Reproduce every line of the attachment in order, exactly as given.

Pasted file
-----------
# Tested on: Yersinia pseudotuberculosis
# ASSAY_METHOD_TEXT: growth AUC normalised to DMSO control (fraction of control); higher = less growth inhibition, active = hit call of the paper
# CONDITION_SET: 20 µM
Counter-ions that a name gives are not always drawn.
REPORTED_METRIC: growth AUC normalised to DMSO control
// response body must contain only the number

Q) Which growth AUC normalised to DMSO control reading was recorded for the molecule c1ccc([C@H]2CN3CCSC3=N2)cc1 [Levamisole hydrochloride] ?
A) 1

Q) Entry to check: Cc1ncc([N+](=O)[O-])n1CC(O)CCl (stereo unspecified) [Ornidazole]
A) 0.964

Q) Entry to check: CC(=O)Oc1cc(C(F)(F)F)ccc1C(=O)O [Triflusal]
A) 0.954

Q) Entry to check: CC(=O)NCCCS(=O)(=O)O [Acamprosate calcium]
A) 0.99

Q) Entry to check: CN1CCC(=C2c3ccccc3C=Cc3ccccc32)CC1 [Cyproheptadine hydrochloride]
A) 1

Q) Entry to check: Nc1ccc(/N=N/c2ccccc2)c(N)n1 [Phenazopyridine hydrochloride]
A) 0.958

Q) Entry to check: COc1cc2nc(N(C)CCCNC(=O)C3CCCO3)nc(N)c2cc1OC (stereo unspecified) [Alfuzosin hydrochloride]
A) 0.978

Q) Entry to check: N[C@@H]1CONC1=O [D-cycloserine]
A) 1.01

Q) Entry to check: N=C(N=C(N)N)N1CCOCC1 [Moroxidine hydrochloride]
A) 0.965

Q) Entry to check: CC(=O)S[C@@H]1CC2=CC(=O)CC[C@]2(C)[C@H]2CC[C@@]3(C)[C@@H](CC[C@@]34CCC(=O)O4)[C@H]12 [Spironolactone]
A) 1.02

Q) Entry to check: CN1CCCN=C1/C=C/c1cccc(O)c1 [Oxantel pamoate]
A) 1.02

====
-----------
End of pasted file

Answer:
# Tested on: Yersinia pseudotuberculosis
# ASSAY_METHOD_TEXT: growth AUC normalised to DMSO control (fraction of control); higher = less growth inhibition, active = hit call of the paper
# CONDITION_SET: 20 µM
Counter-ions that a name gives are not always drawn.
REPORTED_METRIC: growth AUC normalised to DMSO control
// response body must contain only the number

Q) Which growth AUC normalised to DMSO control reading was recorded for the molecule c1ccc([C@H]2CN3CCSC3=N2)cc1 [Levamisole hydrochloride] ?
A) 1

Q) Entry to check: Cc1ncc([N+](=O)[O-])n1CC(O)CCl (stereo unspecified) [Ornidazole]
A) 0.964

Q) Entry to check: CC(=O)Oc1cc(C(F)(F)F)ccc1C(=O)O [Triflusal]
A) 0.954

Q) Entry to check: CC(=O)NCCCS(=O)(=O)O [Acamprosate calcium]
A) 0.99

Q) Entry to check: CN1CCC(=C2c3ccccc3C=Cc3ccccc32)CC1 [Cyproheptadine hydrochloride]
A) 1

Q) Entry to check: Nc1ccc(/N=N/c2ccccc2)c(N)n1 [Phenazopyridine hydrochloride]
A) 0.958

Q) Entry to check: COc1cc2nc(N(C)CCCNC(=O)C3CCCO3)nc(N)c2cc1OC (stereo unspecified) [Alfuzosin hydrochloride]
A) 0.978

Q) Entry to check: N[C@@H]1CONC1=O [D-cycloserine]
A) 1.01

Q) Entry to check: N=C(N=C(N)N)N1CCOCC1 [Moroxidine hydrochloride]
A) 0.965

Q) Entry to check: CC(=O)S[C@@H]1CC2=CC(=O)CC[C@]2(C)[C@H]2CC[C@@]3(C)[C@@H](CC[C@@]34CCC(=O)O4)[C@H]12 [Spironolactone]
A) 1.02

Q) Entry to check: CN1CCCN=C1/C=C/c1cccc(O)c1 [Oxantel pamoate]
A) 1.02

====